As playwrights, we (I’m assuming a collective we because playwrights are probably the only readers of a blog about women’s playwriting) are shapers of time.
By time, I’m not talking about THE TIMES. Instead, I’m talking about the time that an audience is sitting on their backsides and watching a play. It’s the magic hour between dinner and late night cocktails or perhaps between cocktails and late night dinner.
Like sculptors, we have different knives to cut through time. We could show some nifty characters, maybe put them in conflict with each other. We could show flash and sparkle. Or we could show nothing at all but turn it into something magical. We could have dancing and singing. We could have kissing—people seem to like the kissing parts.
Whatever we decide to do, the audience is sitting there. Sometimes they’re eating snacks. Sometimes they’re drinking water out of plastic bottles. Sometimes they’re sleeping. Maybe they had some wine in the lobby before a performance.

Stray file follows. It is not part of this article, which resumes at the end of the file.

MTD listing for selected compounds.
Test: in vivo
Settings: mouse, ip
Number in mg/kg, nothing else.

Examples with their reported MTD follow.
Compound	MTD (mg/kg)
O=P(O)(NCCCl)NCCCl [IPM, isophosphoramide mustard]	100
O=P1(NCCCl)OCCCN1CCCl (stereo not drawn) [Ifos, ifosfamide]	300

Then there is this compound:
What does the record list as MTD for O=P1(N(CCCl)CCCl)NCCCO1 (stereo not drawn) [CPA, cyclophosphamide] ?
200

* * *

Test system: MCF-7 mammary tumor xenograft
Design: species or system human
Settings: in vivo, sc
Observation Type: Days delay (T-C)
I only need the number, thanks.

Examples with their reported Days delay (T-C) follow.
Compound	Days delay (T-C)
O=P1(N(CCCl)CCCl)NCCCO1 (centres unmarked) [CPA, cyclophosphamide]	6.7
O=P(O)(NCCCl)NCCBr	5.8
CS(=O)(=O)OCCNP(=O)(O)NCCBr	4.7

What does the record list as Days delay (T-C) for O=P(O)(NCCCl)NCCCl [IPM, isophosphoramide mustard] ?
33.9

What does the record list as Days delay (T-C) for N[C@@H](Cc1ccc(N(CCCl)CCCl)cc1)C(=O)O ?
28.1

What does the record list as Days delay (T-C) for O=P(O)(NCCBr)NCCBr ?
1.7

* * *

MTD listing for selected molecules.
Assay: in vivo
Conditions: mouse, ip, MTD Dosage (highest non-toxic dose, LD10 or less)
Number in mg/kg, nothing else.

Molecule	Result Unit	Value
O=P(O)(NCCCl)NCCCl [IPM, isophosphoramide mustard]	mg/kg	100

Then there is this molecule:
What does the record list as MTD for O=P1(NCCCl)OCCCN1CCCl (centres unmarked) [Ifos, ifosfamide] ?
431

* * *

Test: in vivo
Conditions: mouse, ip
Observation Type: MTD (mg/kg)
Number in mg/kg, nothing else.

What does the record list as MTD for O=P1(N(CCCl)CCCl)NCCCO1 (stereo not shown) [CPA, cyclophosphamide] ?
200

Maybe some are secretly texting their lovers. Maybe some are getting live updates of a championship game they are missing in order to see the play they were dragged to. Maybe some are making a mental to-do list for the next day.
Maybe, just maybe, some get sucked into the play in spite of their best intentions to remain aloof and cynical about the proceedings. After all, it’s just actors pretending on a stage. Or is it?
What is the play’s relationship to the audience? How can the playwright slow down time? Speed up time?
Why do people spend their time watching plays? It’s something to do, I suppose.